Praise for reopening the government
Brad Ashley (Oct. 22 Pulse) blasts the entire Nebraska Republican congressional delegation for voting to reopen the government and praises Iowa Sen. Chuck Grassley and Iowa Rep. Steve King, who voted not to reopen it.
Fortunately, Ashley’s views are distinctly in the minority among the electorate. Polls show that the American public overwhelmingly disapproved of the partial shutdown.
Every day of the shutdown caused damage to our national reputation abroad and to our economy at home. We were in danger of defaulting on financial obligations to the rest of the world. Had Mr. Ashley got his way, we would be in danger of total financial collapse by now.
Kudos to the president — and to Bill Clinton back in the 1990s — for standing up to the anti-government wackos.
Herb Vermaas, Omaha
Tea Party is hope for fiscal responsibility
The Tea Party is our only hope. It’s the only party that says we must balance our checkbook.
The Democrats and the Republicans have increased our national debt to more than $17 trillion. Stop the madness.
The Tea Party has the only adults in the room, and many in the media say they are crazy and hate government.
I am just so sad when I talk to my kids and grandkids. They don’t have a clue about what they will have to pay back.
Joe McAvoy, Omaha
Judge’s abortion question a natural one
Abortion groups want an investigation of a Douglas County district judge for his questioning of a minor seeking an abortion (Oct. 19 World-Herald). This shows how these groups are attempting to make an issue out of what has already been ruled constitutional by the 8th U.S. Circuit Court of Appeals.
The judge asked the young girl whether she understood that “when you have the abortion it’s going to kill the child inside you.” This is a natural line of questioning for a judge seeking to measure the maturity and level of understanding of a girl seeking an abortion.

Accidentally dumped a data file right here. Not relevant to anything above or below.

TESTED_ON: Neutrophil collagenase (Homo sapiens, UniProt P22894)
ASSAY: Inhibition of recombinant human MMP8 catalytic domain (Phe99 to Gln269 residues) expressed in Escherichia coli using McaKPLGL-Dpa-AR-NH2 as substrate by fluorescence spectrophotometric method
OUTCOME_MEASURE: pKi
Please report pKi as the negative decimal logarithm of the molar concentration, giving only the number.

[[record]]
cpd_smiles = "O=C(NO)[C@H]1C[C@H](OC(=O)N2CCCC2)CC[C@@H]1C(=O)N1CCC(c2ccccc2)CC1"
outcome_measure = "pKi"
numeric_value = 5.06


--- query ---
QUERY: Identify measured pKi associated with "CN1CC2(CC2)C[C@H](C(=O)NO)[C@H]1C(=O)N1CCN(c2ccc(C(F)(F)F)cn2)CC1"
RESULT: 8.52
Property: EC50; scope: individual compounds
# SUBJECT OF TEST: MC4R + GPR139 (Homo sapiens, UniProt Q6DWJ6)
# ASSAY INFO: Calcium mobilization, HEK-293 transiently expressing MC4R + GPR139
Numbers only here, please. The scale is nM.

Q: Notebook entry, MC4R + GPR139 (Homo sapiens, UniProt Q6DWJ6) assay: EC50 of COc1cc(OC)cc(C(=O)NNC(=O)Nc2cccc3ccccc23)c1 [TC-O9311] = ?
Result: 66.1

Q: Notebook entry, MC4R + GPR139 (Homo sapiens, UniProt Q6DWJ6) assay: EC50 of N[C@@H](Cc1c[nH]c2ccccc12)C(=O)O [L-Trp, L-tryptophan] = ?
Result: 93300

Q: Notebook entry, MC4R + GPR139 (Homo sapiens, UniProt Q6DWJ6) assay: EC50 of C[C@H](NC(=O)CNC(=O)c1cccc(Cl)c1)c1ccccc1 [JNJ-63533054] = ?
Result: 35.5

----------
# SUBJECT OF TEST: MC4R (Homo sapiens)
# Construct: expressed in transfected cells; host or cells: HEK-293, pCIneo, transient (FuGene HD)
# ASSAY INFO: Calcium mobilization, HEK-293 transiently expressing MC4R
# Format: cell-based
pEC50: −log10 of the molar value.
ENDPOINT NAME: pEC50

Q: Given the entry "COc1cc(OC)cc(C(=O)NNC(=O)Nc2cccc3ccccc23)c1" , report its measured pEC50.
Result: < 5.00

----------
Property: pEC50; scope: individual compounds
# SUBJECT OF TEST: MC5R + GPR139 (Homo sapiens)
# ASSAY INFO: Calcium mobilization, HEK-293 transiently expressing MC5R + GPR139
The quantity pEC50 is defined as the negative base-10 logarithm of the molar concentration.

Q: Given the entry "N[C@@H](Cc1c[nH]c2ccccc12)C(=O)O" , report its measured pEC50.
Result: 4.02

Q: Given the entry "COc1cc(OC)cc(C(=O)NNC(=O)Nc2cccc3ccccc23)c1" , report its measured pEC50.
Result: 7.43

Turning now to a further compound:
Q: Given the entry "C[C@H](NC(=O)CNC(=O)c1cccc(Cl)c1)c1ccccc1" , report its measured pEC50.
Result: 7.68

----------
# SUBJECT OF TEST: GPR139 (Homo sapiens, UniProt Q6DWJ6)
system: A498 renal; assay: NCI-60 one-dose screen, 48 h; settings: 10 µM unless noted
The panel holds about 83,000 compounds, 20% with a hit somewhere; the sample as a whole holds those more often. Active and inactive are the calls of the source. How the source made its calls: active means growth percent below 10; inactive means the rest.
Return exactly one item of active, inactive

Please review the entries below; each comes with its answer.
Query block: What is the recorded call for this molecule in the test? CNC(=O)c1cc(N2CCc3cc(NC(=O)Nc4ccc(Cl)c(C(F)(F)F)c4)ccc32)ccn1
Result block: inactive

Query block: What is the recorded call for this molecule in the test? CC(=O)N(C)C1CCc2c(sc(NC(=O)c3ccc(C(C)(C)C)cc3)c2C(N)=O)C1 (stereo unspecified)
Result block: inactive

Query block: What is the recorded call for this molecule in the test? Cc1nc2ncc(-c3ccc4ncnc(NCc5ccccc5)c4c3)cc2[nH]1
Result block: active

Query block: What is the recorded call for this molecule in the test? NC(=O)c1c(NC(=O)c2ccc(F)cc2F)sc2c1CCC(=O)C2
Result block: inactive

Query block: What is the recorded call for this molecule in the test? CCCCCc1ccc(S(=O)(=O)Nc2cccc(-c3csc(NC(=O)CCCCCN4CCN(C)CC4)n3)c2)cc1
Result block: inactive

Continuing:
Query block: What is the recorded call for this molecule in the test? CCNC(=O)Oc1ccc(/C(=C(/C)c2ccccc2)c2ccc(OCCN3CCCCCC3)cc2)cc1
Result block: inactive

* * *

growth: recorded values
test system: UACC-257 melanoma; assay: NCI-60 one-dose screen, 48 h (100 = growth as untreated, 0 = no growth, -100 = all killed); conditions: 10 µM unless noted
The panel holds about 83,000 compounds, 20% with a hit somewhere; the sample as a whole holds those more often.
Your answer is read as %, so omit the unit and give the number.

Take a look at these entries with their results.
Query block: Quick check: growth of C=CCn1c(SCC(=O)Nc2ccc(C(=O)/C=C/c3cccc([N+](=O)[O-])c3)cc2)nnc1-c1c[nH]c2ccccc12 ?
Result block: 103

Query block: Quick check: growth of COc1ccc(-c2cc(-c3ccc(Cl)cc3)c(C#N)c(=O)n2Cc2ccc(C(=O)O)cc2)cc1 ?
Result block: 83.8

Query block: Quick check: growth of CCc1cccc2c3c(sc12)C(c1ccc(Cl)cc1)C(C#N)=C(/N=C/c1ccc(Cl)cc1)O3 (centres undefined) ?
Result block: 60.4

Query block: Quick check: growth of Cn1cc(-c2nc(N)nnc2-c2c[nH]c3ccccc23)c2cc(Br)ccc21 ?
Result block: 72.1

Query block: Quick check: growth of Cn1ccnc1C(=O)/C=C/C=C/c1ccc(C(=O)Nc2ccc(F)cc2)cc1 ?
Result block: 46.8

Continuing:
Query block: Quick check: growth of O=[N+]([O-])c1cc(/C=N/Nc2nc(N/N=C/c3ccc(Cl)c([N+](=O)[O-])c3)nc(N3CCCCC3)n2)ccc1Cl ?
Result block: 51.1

In 2011, the 8th Circuit upheld a South Dakota law requiring that women be informed that “the abortion will terminate the life of a whole, separate, unique, living human being” and that the woman “has an existing relationship with the unborn human being.”
The fact that abortion advocates claim this line of inquiry is out of line proves that what they really want is to keep women in the dark about the truth of abortion.
Suzanne Gage, Lincoln
Americans United for Life Nebraska
Getting a charge out of OPPD’s wind buy
Omaha Public Power District deserves a big round of applause for its decision to invest in a much larger amount of wind power (Oct. 18 World-Herald).
This is a huge win for our state, which is among the windiest in the nation. With this decision, OPPD is encouraging development of our own clean, safe and homegrown energy.
I appreciate the job opportunities and financial benefits that wind farms bring to our state. I’m also grateful that we are making progress in reducing our dependence on fossil fuels. As climate change has begun taking its toll on our agriculture and economy, it’s good to know we are doing our part in mitigating these consequences.
OPPD’s efforts make me proud to live in a public power state.
Melissa Bees, Bellevue
Overpopulation threat ignored for years
The Rockefeller Commission of 1972 and President Bill Clinton’s Council on Sustainable Development both recommended that our government adopt policies to stabilize U.S. population.
The message has been ignored for over 40 years, and America’s population has grown from 183 million in 1960 to 314 million in 2013. It is projected to rise to 420 million by 2050, mostly due to massive immigration.
In the future, our exploding population growth will require a steady increase in farmland while simultaneously taking out farmland for development — more highways, airports, shopping centers, housing projects, etc.
George Bernard Van Haven, Omaha
Planning Department salaries frightening
I find it highly hypocritical and mind-numbing that the Stothert administration would openly bash the Suttle administration for the salary paid to the previous planning director ($185,000 a year) when Mayor Jean Stothert herself is willing to pay up to $240,000 a year combined for two individuals to co-run the Planning Department.